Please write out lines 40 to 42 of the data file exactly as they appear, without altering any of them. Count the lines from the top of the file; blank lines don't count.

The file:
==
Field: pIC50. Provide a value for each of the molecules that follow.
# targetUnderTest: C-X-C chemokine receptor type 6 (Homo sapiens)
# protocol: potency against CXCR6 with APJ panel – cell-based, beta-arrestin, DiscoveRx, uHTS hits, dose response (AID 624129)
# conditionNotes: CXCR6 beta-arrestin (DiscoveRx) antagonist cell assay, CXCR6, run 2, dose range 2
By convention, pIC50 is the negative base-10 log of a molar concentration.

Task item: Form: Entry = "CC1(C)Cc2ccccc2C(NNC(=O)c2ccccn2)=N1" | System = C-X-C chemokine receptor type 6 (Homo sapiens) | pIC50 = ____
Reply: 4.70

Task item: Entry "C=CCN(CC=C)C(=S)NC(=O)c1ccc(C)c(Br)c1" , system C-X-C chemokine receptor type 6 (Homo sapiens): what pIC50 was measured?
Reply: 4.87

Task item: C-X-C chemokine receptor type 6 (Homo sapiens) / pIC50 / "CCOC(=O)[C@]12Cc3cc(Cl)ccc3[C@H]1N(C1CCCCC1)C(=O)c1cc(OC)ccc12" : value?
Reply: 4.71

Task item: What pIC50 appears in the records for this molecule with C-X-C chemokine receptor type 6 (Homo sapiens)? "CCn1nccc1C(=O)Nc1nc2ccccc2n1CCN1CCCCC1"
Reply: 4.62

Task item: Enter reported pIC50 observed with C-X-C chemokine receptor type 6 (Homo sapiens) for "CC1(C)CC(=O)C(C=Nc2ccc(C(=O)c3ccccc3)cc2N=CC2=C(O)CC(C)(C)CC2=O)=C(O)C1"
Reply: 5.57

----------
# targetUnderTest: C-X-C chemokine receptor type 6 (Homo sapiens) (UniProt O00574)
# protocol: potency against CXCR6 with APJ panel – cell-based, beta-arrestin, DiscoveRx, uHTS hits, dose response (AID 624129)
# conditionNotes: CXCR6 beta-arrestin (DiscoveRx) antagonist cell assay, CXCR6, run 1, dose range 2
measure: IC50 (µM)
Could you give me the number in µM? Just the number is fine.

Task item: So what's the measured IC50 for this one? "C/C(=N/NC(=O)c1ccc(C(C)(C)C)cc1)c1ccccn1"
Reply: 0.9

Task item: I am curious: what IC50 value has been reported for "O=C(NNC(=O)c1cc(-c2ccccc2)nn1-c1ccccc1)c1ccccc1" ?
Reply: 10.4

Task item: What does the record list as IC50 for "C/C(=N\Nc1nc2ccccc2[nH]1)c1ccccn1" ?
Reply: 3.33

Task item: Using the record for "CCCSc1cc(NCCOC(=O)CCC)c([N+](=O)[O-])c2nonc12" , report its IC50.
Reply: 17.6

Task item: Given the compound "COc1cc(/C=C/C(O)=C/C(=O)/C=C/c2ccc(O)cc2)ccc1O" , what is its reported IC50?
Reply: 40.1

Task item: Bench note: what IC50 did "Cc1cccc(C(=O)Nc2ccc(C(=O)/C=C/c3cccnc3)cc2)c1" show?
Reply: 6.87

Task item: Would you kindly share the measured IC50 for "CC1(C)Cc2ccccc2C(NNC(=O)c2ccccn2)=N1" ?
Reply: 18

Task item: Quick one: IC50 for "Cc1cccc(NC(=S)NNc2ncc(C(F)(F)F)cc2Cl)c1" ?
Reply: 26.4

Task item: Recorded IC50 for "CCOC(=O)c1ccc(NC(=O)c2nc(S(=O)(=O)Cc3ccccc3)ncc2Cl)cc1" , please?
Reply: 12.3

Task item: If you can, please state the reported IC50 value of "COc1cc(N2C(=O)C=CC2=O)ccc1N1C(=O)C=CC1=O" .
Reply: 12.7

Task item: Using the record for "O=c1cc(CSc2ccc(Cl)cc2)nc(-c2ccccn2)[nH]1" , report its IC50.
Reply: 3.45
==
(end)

Task item: If you can, please state the reported IC50 value of "COc1cc(N2C(=O)C=CC2=O)ccc1N1C(=O)C=CC1=O" .
Reply: 12.7

Task item: Using the record for "O=c1cc(CSc2ccc(Cl)cc2)nc(-c2ccccn2)[nH]1" , report its IC50.